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A few stings in the tail of the boring budget

Every Australian knows that, if you have two credits cards, it is very bad management to pay off your debt on one of them by racking it up on the other.

Last night's Budget pulled down the national economic debt, but it continued the process of racking up our ecological debt.

Once again, the funds allocated to renewable energy, public transport and energy efficiency pale into insignificance next to the tens of billions to roads and the military.

The $652 million of new money to renewable energy, saved due to the decision not to even attempt negotiations with the Greens over a carbon pricing system will be welcomed by an industry which has been starved of funds for so long. Even since the Rudd government's election, the promise of new funding has still been just that - a promise. Virtually none of the Renewable Energy Development Fund has been spent, and the Solar Flagships were only short-listed last night.

Piecemeal subsidies to renewables will only mean we will import technologies from overseas - where they take renewables seriously as an alternative to coal - to supplement a handful of coal fired power plants with some solar power.

We won't see long-term jobs or manufacturing set up here unless we get a policy framework in place that will actually deliver a transformation - and that does not mean a CPRS which is designed to secure ongoing investment in coal. The Greens will be pushing hard in the Senate and the election campaign for some of those policies - such as a feed-in tariff for all renewable energy, a significant increase in the renewable energy target, loan guarantees for large-scale renewable energy developments and a levy on big polluters.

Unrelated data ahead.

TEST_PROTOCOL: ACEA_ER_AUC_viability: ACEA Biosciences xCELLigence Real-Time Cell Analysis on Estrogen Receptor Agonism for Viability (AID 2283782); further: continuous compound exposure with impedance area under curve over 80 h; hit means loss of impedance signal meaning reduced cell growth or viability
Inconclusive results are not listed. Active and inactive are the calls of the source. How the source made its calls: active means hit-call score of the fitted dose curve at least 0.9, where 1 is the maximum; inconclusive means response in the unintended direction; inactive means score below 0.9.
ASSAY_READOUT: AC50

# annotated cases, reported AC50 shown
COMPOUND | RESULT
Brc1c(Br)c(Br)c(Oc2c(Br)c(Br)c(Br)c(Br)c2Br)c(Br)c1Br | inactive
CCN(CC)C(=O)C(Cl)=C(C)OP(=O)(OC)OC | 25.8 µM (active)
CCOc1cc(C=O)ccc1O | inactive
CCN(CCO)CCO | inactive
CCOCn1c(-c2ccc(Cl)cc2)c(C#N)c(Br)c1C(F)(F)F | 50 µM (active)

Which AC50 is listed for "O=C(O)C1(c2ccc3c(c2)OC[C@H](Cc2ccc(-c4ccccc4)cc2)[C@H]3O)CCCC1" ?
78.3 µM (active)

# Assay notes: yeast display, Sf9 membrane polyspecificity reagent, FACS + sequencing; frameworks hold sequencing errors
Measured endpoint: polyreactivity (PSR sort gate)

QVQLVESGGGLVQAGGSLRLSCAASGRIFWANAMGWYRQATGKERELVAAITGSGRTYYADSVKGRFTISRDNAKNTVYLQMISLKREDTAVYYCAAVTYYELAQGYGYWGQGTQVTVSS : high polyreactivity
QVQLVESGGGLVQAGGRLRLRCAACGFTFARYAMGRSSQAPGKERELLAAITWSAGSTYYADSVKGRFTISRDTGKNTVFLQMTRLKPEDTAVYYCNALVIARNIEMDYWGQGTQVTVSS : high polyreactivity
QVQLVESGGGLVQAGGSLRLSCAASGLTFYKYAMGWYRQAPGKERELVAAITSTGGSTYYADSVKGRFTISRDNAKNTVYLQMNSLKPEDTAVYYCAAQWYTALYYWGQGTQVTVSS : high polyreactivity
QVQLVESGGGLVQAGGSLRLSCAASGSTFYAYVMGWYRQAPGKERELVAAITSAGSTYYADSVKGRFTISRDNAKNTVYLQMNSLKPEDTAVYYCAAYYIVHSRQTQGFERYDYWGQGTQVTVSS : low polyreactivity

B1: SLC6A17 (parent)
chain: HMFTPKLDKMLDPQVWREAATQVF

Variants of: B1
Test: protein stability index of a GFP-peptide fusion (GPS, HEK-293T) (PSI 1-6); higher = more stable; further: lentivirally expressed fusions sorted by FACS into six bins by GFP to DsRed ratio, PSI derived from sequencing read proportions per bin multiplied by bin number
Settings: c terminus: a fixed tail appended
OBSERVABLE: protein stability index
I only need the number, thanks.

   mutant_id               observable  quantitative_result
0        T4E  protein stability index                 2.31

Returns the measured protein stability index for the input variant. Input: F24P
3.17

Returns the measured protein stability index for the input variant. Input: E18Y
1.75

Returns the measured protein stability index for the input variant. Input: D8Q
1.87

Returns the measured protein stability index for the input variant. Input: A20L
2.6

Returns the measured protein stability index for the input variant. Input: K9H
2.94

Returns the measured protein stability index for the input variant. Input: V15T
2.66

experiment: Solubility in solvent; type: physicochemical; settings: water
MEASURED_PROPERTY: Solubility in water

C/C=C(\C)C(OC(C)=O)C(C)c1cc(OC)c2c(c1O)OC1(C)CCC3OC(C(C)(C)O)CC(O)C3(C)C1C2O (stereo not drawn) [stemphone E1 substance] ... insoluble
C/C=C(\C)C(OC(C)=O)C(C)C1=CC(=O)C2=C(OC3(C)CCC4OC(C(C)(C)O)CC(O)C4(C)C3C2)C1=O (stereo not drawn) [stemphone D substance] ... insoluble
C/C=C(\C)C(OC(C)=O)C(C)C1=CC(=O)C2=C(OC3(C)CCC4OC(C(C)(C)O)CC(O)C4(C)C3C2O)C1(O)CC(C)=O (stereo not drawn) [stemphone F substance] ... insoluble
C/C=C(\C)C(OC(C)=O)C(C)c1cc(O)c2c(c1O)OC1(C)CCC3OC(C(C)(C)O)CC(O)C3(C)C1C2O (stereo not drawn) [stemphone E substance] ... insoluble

The missed opportunity is stark, and the cuts to on-the-ground environment programs from Landcare to green car innovation to water tanks will be devastating to thousands of people. But the biggest sting in the tail - the decision which is likely to have the most far-reaching implications - is the government's decision to incorporate their entire commitment to climate financing for developing nations into existing aid budget promises, instead of making it additional.

You may recall that one of the few rays of hope at last December's Copenhagen Conference was the commitment by rich nations to allocate some US$30 billion to a fast-start financing program to help developing countries reduce their emissions and adapt to climate changes already locked in. The understanding at the conference was that this commitment would be additional to existing aid budgets - indeed additional to promised increases under the Millennium Development Goals.

Outgoing Secretary of the UN climate process, Yvo de Boer, has repeatedly warned this year that the key challenge this year is to rebuild trust between developed and developing nations. Just this week, de Boer warned that if developed nations take their climate financing funds out of existing aid budgets it will be seen as "climate washing" and "not conducive" to that vital process of rebuilding trust. For a consummate diplomat like de Boer, this was very strong language.

The Rudd government has allowed domestic climate action to languish with yet another budget failure. But it has delivered an unforgivable blow to international climate negotiations at a time when we desperately need progress.

The Rudd government may think that racking up ecological debt in this way suits their short term political agenda, but it is not wise management for the future and it will not be appreciated by an electorate increasingly concerned about the impact of the climate crisis, extinctions and peak oil on their lives.

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